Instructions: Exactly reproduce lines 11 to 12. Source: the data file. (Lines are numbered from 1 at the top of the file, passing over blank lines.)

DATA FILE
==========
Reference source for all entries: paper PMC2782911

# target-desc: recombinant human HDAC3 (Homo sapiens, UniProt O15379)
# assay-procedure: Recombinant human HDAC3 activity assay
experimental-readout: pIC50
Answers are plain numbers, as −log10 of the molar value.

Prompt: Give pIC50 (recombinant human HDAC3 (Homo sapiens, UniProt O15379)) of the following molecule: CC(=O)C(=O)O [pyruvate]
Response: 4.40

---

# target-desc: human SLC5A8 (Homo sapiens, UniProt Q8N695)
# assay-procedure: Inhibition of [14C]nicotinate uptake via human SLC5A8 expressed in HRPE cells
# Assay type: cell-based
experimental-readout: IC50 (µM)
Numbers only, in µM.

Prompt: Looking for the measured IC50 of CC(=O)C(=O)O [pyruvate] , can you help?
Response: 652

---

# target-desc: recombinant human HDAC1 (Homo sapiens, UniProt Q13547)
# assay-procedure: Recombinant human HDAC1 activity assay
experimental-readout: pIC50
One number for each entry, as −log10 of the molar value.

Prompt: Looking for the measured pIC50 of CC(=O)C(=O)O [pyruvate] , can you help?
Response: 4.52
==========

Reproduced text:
# Assay type: cell-based
experimental-readout: IC50 (µM)